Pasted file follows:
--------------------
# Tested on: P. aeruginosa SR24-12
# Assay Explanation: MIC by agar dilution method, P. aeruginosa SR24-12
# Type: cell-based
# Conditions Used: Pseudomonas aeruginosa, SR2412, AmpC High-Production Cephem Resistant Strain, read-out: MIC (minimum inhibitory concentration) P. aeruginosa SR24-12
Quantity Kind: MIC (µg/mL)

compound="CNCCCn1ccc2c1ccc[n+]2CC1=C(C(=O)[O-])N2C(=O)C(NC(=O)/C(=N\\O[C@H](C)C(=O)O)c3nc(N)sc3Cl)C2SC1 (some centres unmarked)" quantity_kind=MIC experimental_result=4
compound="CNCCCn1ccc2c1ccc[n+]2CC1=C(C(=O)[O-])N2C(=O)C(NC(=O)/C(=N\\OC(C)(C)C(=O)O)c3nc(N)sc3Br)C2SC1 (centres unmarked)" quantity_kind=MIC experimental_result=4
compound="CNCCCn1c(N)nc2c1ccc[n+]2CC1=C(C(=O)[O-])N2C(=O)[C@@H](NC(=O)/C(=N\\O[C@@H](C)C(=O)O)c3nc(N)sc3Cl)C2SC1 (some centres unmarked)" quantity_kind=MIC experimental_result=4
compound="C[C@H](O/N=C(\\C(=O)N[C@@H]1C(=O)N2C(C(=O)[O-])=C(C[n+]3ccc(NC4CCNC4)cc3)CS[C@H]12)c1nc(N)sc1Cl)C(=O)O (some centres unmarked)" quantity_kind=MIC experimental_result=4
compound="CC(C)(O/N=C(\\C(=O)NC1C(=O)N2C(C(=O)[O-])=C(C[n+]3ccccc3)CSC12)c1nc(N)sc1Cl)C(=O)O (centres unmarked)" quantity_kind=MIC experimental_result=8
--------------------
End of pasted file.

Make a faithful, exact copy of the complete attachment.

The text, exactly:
# Tested on: P. aeruginosa SR24-12
# Assay Explanation: MIC by agar dilution method, P. aeruginosa SR24-12
# Type: cell-based
# Conditions Used: Pseudomonas aeruginosa, SR2412, AmpC High-Production Cephem Resistant Strain, read-out: MIC (minimum inhibitory concentration) P. aeruginosa SR24-12
Quantity Kind: MIC (µg/mL)

compound="CNCCCn1ccc2c1ccc[n+]2CC1=C(C(=O)[O-])N2C(=O)C(NC(=O)/C(=N\\O[C@H](C)C(=O)O)c3nc(N)sc3Cl)C2SC1 (some centres unmarked)" quantity_kind=MIC experimental_result=4
compound="CNCCCn1ccc2c1ccc[n+]2CC1=C(C(=O)[O-])N2C(=O)C(NC(=O)/C(=N\\OC(C)(C)C(=O)O)c3nc(N)sc3Br)C2SC1 (centres unmarked)" quantity_kind=MIC experimental_result=4
compound="CNCCCn1c(N)nc2c1ccc[n+]2CC1=C(C(=O)[O-])N2C(=O)[C@@H](NC(=O)/C(=N\\O[C@@H](C)C(=O)O)c3nc(N)sc3Cl)C2SC1 (some centres unmarked)" quantity_kind=MIC experimental_result=4
compound="C[C@H](O/N=C(\\C(=O)N[C@@H]1C(=O)N2C(C(=O)[O-])=C(C[n+]3ccc(NC4CCNC4)cc3)CS[C@H]12)c1nc(N)sc1Cl)C(=O)O (some centres unmarked)" quantity_kind=MIC experimental_result=4
compound="CC(C)(O/N=C(\\C(=O)NC1C(=O)N2C(C(=O)[O-])=C(C[n+]3ccccc3)CSC12)c1nc(N)sc1Cl)C(=O)O (centres unmarked)" quantity_kind=MIC experimental_result=8